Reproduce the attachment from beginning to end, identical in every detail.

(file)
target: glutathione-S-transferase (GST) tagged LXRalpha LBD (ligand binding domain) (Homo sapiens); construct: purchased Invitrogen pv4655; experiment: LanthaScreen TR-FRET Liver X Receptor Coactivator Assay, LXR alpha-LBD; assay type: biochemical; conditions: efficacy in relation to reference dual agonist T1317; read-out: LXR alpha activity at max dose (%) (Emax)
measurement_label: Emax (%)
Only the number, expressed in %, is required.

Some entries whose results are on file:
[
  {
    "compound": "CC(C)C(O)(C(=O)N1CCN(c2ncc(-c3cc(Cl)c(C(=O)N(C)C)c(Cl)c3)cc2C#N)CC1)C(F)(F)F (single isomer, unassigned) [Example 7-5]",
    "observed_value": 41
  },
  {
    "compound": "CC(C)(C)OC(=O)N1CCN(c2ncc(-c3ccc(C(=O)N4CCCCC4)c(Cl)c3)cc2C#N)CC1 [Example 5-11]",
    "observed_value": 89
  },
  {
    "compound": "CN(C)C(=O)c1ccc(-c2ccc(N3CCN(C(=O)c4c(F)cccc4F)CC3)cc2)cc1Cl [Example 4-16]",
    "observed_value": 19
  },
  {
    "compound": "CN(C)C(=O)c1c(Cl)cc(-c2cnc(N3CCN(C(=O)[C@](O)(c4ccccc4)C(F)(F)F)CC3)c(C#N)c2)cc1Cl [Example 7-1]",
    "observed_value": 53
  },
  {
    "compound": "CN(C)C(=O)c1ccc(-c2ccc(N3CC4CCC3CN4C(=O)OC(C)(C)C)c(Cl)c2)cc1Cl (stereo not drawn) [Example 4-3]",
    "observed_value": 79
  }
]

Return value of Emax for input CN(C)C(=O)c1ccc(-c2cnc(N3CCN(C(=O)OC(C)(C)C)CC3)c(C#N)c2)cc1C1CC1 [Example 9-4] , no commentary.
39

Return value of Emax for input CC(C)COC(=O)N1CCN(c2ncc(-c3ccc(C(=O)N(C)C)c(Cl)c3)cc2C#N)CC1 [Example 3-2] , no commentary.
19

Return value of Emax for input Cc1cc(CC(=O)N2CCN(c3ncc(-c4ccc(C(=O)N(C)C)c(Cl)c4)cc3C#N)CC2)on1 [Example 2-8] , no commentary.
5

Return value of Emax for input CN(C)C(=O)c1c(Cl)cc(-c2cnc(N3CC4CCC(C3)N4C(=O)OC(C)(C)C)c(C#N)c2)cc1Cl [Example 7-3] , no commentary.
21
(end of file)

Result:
target: glutathione-S-transferase (GST) tagged LXRalpha LBD (ligand binding domain) (Homo sapiens); construct: purchased Invitrogen pv4655; experiment: LanthaScreen TR-FRET Liver X Receptor Coactivator Assay, LXR alpha-LBD; assay type: biochemical; conditions: efficacy in relation to reference dual agonist T1317; read-out: LXR alpha activity at max dose (%) (Emax)
measurement_label: Emax (%)
Only the number, expressed in %, is required.

Some entries whose results are on file:
[
  {
    "compound": "CC(C)C(O)(C(=O)N1CCN(c2ncc(-c3cc(Cl)c(C(=O)N(C)C)c(Cl)c3)cc2C#N)CC1)C(F)(F)F (single isomer, unassigned) [Example 7-5]",
    "observed_value": 41
  },
  {
    "compound": "CC(C)(C)OC(=O)N1CCN(c2ncc(-c3ccc(C(=O)N4CCCCC4)c(Cl)c3)cc2C#N)CC1 [Example 5-11]",
    "observed_value": 89
  },
  {
    "compound": "CN(C)C(=O)c1ccc(-c2ccc(N3CCN(C(=O)c4c(F)cccc4F)CC3)cc2)cc1Cl [Example 4-16]",
    "observed_value": 19
  },
  {
    "compound": "CN(C)C(=O)c1c(Cl)cc(-c2cnc(N3CCN(C(=O)[C@](O)(c4ccccc4)C(F)(F)F)CC3)c(C#N)c2)cc1Cl [Example 7-1]",
    "observed_value": 53
  },
  {
    "compound": "CN(C)C(=O)c1ccc(-c2ccc(N3CC4CCC3CN4C(=O)OC(C)(C)C)c(Cl)c2)cc1Cl (stereo not drawn) [Example 4-3]",
    "observed_value": 79
  }
]

Return value of Emax for input CN(C)C(=O)c1ccc(-c2cnc(N3CCN(C(=O)OC(C)(C)C)CC3)c(C#N)c2)cc1C1CC1 [Example 9-4] , no commentary.
39

Return value of Emax for input CC(C)COC(=O)N1CCN(c2ncc(-c3ccc(C(=O)N(C)C)c(Cl)c3)cc2C#N)CC1 [Example 3-2] , no commentary.
19

Return value of Emax for input Cc1cc(CC(=O)N2CCN(c3ncc(-c4ccc(C(=O)N(C)C)c(Cl)c4)cc3C#N)CC2)on1 [Example 2-8] , no commentary.
5

Return value of Emax for input CN(C)C(=O)c1c(Cl)cc(-c2cnc(N3CC4CCC(C3)N4C(=O)OC(C)(C)C)c(C#N)c2)cc1Cl [Example 7-3] , no commentary.
21